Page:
The Airmen behind the planes

  • Published
  • By Airman 1st Class Jarrod Grammel
  • 23rd Wing Public Affairs
It takes countless hours and Airmen to keep a single aircraft flying, and it all starts with the crew chiefs often seen working on their planes covered in grease.

Behind each aircraft is a dedicated team of Airmen who perform regular maintenance and determine whether it is safe to fly.

"We are jacks-of-all-trades when it comes to maintenance," said Airman 1st Class Steven Ellison Jr., 723rd Aircraft Maintenance Squadron crew chief apprentice. "We know a little about everything. We do small maintenance like changing tires, fueling, servicing locks and checking tire pressure. Once we launch a plane, we wait on the flightline to ensure it gets in the air safely.

"If we encounter a problem that we cannot fix, we call in specialists and delegate the jobs out to them," he added.

In addition to performing regular maintenance, crew chiefs are in charge of the records and forms for each aircraft.

"We use a computer system and forms to track maintenance on aircraft," said Tech. Sgt. Korey Clark, 723rd AMXS lead technician. "Each part we replace, even as small as a missing screw, is documented. Each part has its own code, so if anyone wants to see which parts are replaced the most, they can easily find the code and look up what part it is."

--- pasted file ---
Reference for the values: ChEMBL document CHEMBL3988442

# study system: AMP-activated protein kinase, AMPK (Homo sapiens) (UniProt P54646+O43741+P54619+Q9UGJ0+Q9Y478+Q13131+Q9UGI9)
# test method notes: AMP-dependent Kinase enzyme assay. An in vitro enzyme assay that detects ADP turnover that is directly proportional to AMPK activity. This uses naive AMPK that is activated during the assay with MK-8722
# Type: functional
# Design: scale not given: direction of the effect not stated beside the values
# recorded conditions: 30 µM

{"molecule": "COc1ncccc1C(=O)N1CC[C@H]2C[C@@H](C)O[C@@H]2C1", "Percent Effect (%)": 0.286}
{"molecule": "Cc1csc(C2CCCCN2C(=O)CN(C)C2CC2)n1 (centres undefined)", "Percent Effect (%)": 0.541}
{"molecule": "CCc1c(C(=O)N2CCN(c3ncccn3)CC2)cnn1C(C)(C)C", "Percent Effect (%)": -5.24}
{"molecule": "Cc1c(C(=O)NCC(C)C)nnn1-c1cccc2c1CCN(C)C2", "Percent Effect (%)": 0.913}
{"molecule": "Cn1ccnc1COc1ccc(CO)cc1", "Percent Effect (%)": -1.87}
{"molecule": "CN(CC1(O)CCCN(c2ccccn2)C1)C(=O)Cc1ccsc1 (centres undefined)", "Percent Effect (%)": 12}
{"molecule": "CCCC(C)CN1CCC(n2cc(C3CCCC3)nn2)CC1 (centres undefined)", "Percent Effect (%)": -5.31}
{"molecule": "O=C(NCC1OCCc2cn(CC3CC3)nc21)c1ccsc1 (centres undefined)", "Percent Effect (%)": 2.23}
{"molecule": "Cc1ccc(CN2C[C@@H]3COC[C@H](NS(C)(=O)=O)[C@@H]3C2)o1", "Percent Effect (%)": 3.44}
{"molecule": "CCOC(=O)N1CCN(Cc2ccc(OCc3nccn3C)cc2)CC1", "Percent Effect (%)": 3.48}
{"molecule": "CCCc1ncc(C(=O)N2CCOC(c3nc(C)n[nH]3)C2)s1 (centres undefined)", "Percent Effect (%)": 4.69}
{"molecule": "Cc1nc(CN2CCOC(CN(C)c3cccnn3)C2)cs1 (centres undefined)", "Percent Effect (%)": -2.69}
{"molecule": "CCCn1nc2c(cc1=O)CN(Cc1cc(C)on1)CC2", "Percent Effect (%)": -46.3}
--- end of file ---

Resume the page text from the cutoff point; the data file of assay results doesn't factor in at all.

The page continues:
Clark has been a C-130 crew chief for 13 years and knows the challenges and long hours that often come with the job.

"There are always challenges in keeping a 1964 model plane in the air," said Clark. "We prepare the planes for flight. I get to work at 6:45 a.m. and usually don't leave until 5:00 p.m. I also train and supervise Airmen who are newer to the career field.

"A lot of people don't realize how much work goes into making these planes fly," he added. "These planes wouldn't fly without us. We pour our hearts into these planes, and they are important to us."

Despite the long hours and hard work, Clark enjoys his job and loves traveling with the aircraft.

"I love being a crew chief," he said. "The best part of my job is working outside. I also get to travel a lot, and I have been around the world with these aircraft."

The particular aircraft Moody maintainers work on- A-10C Thunderbolt IIs, HC-130P Combat Kings, and HH-60G Pave Hawks- are responsible for providing vital support for missions downrange, including close air support and personnel recovery.

These crew chiefs perform the task of ensuring all maintenance is complete and aircraft are ready to complete their part of the Air Force mission.